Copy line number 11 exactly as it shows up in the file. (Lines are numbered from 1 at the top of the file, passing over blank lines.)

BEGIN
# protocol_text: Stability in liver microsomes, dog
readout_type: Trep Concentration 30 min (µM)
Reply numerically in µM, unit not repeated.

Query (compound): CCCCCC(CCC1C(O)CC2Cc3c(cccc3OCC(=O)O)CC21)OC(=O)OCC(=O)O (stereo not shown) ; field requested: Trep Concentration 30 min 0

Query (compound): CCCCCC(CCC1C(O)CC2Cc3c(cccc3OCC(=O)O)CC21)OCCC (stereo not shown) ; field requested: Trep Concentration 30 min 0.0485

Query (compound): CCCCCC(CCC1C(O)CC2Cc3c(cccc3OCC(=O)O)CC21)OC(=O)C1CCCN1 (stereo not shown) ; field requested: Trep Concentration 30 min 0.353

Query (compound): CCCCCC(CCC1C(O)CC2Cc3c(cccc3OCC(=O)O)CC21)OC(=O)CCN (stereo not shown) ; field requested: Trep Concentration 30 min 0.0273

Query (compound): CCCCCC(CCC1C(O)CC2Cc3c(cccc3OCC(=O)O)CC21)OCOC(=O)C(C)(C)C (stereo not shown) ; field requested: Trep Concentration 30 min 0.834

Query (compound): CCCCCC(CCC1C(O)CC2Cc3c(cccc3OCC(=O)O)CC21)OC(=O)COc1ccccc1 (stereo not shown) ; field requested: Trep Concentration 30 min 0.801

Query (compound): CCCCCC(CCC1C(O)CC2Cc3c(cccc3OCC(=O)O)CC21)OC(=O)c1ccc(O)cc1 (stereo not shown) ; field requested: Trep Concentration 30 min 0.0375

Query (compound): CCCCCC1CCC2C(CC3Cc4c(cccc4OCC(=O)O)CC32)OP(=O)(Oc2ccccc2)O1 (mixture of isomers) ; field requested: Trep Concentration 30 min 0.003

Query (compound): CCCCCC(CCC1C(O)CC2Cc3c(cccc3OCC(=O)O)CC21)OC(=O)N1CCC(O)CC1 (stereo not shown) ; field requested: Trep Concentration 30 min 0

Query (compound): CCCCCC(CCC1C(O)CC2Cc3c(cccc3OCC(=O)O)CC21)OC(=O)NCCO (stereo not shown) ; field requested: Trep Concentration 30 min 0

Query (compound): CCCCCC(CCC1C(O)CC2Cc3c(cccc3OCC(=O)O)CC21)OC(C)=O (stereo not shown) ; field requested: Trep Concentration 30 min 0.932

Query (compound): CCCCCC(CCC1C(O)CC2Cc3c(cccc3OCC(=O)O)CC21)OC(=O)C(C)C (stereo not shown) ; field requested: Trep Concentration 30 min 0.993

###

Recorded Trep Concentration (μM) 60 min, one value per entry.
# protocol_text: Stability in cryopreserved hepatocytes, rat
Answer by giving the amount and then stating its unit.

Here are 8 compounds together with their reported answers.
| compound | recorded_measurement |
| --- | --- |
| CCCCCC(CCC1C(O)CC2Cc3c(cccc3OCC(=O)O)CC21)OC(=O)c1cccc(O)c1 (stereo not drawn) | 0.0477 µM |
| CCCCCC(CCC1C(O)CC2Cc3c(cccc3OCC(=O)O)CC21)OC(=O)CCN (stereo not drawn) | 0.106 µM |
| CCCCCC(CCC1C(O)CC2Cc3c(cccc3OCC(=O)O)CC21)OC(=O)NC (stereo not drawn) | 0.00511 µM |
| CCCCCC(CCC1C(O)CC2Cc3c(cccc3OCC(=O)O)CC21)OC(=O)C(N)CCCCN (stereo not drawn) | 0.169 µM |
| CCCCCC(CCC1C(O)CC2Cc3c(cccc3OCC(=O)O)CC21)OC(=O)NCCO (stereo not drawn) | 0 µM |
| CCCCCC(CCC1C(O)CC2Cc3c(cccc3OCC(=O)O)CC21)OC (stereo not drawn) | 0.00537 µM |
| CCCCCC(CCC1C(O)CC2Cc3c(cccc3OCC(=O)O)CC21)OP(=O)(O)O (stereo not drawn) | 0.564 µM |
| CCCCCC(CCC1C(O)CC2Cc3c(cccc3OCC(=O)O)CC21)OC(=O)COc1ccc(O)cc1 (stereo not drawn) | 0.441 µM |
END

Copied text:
Query (compound): CCCCCC1CCC2C(CC3Cc4c(cccc4OCC(=O)O)CC32)OP(=O)(Oc2ccccc2)O1 (mixture of isomers) ; field requested: Trep Concentration 30 min 0.003